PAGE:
Box Art: Xevious Atari 7800 (1988)

I’ve always had a soft spot in my heart for Xevious, even back in my youth when I would try to last more than a minute while playing it in the arcades. I still feel it was way too hard, not a Donkey Kong level of difficulty perhaps…but still a tough one.

I will say this though, the Atari 7800 port of the title has some really nice box artwork!

[Via] AtariAge

As I’ve stated before I sadly never owned an Atari 7800 but this video by Machines2jeux makes it look like a fairly nice port.

Xevious by the way was never released to the Atari 2600 or Atari 5200 home gaming systems. I find that odd.

Box Art: Atari 7800 Asteroids (1987)


I never owned the Atari 7800 but the box art for their games were positively awesome, particularly this one for the arcade classic Asteroids. This port of the title did away with the Vector graphics of the original, instead it used colorful Raster graphics. The game also allowed for two player options that included team play, alternating plays, and a mode where you could destroy your friends ship with your laser blasts if you were not careful…or just vindictive.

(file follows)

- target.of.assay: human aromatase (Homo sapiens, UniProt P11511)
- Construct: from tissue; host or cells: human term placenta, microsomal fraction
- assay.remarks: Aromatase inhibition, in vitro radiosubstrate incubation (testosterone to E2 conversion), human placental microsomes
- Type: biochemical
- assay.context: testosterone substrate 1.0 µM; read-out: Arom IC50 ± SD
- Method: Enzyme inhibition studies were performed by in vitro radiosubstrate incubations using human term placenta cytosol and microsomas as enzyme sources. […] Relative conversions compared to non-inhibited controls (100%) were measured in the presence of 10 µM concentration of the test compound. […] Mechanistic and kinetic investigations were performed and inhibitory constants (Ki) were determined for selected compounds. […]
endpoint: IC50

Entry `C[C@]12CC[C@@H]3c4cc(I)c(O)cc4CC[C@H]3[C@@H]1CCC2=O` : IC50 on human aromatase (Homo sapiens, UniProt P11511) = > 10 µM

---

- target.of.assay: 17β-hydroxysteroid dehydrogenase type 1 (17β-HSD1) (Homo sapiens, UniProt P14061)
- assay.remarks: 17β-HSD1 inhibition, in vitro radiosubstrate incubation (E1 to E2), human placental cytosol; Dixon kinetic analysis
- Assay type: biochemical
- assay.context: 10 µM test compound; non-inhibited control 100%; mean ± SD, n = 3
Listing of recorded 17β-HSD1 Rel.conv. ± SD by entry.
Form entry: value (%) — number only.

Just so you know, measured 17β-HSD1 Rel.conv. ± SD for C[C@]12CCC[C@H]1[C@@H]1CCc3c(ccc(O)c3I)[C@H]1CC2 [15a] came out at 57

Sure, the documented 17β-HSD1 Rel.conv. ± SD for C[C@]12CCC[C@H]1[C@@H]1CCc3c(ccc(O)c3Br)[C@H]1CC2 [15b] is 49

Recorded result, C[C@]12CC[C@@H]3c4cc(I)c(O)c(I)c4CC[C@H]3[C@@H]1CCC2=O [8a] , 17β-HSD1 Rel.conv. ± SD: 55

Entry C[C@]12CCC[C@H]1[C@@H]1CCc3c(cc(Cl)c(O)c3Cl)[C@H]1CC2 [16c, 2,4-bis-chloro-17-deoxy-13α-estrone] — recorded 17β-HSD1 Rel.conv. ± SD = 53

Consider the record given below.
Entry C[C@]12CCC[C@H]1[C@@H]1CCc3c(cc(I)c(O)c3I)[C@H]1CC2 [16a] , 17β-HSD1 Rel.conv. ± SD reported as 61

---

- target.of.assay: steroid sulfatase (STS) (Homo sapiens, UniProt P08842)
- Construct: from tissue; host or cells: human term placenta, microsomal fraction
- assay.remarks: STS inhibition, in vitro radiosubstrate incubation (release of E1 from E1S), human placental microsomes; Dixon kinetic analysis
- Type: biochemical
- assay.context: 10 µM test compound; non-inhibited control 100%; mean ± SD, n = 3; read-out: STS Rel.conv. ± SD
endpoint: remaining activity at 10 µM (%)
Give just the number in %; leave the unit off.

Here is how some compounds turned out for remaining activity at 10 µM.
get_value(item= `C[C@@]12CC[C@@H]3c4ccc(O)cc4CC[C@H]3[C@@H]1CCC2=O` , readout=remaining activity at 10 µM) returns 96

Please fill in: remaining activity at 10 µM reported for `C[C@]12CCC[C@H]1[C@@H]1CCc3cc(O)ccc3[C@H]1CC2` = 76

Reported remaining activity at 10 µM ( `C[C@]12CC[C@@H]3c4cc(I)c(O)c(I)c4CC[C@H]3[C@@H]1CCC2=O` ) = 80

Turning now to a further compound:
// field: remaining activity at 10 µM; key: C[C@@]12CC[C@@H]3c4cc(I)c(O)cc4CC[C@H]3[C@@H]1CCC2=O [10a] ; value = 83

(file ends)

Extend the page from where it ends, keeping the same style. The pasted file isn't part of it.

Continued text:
Thanks to the AtariAge site for the awesome box scan as well as the screenshots.

Atari Games in a Limestone Cave: An Interview with O’Shea, Limited

GameSetWatch has posted an fascinating interview with the folks at O’Shea, Limited, who stashed 3 million sealed Atari cartridges in a cave back in 1990, and have been selling them ever since. It is cool to read about a company with an interesting business model that anticipated the secondary market brilliantly.

atari games

On Atari Cartridges In Deep Caves [@] GameSetWatch

“Impossible Mission” Manual for the Atari 7800

Though originally developed for the Commodore 64, Impossible Mission was ported to many system including the Atari 7800. Interestingly the Atari 7800 version has a confirmed bug that makes the game “impossible” to win (delicious); it places some of the code pieces underneath computer terminals, which the player cannot search (since attempting to do so will access the terminal). The manual is not much to look at “design-wise” but I like the level of detail. Manuals like this demand to be read.